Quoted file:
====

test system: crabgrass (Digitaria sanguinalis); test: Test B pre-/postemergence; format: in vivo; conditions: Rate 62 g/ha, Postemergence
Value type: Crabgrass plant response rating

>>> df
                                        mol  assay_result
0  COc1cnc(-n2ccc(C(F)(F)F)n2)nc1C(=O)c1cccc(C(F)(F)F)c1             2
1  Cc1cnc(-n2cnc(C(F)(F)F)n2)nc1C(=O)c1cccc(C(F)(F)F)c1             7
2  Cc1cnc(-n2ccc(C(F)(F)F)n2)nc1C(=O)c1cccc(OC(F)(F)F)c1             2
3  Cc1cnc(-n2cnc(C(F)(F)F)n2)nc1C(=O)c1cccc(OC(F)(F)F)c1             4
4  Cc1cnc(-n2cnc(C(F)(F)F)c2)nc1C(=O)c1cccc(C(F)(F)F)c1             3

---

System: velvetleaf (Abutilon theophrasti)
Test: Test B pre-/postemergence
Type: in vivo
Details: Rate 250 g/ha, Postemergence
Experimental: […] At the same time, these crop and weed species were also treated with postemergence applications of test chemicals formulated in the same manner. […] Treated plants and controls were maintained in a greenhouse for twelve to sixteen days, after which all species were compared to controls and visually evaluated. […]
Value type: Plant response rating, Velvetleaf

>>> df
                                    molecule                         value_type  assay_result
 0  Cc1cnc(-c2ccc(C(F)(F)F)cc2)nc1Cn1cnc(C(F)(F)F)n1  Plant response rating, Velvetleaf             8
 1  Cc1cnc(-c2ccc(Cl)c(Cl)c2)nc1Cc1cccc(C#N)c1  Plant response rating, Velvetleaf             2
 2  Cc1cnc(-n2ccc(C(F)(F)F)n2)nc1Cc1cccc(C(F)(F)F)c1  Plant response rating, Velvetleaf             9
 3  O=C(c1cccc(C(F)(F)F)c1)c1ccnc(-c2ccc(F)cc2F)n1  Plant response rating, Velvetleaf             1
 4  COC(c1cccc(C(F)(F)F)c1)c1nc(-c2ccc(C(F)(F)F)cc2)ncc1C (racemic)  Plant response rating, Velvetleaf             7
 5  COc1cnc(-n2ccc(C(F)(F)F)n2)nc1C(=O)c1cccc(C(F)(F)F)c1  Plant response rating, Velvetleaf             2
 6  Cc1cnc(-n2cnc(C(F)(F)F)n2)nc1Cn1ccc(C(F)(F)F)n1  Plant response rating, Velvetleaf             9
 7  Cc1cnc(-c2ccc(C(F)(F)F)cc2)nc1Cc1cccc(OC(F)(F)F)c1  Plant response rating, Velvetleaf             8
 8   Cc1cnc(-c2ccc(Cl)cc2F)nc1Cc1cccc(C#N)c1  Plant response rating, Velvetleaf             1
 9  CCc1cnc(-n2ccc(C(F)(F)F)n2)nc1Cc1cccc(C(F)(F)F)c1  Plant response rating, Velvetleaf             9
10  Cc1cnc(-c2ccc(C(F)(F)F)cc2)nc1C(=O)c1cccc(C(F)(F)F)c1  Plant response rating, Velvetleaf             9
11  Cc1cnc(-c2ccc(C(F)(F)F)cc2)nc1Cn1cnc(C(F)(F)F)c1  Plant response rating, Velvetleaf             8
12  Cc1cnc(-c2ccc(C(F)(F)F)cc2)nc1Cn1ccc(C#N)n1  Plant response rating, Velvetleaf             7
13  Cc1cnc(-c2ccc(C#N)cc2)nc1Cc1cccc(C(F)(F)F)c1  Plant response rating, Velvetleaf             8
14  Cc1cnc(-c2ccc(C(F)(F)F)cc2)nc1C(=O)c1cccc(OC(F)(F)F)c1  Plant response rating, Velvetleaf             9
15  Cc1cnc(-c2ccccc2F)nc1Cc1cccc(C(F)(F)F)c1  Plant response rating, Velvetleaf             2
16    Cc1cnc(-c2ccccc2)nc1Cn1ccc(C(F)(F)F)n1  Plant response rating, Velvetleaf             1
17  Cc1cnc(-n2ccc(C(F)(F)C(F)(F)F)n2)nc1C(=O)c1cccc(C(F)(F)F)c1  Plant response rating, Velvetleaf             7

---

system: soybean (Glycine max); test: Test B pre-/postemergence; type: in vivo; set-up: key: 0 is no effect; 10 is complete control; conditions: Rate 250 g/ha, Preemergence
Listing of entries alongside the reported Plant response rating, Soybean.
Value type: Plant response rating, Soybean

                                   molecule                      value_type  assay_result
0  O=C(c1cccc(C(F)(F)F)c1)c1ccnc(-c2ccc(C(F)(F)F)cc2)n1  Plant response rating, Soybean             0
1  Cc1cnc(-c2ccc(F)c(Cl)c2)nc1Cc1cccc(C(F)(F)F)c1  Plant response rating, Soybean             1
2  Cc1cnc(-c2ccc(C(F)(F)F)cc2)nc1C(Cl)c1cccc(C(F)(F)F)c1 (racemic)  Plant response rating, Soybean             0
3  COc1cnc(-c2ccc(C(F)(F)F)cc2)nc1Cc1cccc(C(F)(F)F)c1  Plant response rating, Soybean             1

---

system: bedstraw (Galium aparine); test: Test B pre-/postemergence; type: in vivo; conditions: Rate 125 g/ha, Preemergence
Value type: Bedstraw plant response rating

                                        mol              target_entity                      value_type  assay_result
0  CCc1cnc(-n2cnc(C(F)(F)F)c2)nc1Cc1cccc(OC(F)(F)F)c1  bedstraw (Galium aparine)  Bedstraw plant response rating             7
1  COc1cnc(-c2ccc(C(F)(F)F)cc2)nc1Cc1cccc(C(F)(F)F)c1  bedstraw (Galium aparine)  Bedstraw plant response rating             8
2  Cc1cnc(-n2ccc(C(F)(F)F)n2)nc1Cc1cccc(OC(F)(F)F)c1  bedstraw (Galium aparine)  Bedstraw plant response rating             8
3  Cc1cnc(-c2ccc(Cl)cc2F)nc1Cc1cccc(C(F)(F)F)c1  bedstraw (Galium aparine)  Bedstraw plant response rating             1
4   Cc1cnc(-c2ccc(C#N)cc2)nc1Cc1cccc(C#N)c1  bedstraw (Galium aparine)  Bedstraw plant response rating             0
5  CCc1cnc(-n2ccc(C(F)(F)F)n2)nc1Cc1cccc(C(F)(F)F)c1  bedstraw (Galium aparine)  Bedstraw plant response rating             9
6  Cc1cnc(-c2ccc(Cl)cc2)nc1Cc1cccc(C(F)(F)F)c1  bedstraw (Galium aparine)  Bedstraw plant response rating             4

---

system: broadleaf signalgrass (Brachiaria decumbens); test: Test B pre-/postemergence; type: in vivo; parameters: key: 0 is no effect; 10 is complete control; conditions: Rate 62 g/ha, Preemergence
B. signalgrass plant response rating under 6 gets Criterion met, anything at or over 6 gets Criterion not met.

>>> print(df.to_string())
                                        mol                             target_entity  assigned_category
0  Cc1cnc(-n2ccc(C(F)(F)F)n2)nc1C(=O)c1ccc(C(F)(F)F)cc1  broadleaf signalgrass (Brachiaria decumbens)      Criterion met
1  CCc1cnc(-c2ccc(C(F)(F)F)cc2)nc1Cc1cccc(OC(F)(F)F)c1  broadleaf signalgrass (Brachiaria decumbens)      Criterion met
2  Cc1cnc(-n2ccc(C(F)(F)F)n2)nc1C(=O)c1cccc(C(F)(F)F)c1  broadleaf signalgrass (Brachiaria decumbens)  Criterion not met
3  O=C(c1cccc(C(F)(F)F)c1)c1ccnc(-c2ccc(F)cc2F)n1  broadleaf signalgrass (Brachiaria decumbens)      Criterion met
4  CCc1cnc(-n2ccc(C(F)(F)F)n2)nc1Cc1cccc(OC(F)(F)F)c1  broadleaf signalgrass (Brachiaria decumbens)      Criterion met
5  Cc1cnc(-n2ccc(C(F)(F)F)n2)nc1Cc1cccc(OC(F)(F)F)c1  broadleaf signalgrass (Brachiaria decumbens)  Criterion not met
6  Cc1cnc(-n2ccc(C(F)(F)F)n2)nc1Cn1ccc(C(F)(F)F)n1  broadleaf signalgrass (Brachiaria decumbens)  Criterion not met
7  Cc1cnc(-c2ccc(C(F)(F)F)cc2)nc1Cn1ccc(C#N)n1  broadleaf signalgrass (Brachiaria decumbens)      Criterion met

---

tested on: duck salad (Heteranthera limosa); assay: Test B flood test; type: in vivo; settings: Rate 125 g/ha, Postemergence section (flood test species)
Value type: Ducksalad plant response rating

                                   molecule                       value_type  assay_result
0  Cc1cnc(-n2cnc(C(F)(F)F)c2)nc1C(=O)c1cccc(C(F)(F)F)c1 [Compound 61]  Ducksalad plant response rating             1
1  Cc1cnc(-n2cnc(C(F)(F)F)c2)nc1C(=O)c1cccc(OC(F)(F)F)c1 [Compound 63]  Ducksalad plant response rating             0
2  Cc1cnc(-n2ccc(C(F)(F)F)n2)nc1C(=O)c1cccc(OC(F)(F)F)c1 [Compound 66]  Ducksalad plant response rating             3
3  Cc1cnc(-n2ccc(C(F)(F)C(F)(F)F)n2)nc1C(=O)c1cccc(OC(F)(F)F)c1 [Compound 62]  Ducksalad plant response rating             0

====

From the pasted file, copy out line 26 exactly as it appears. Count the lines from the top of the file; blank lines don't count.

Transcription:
 7  Cc1cnc(-c2ccc(C(F)(F)F)cc2)nc1Cc1cccc(OC(F)(F)F)c1  Plant response rating, Velvetleaf             8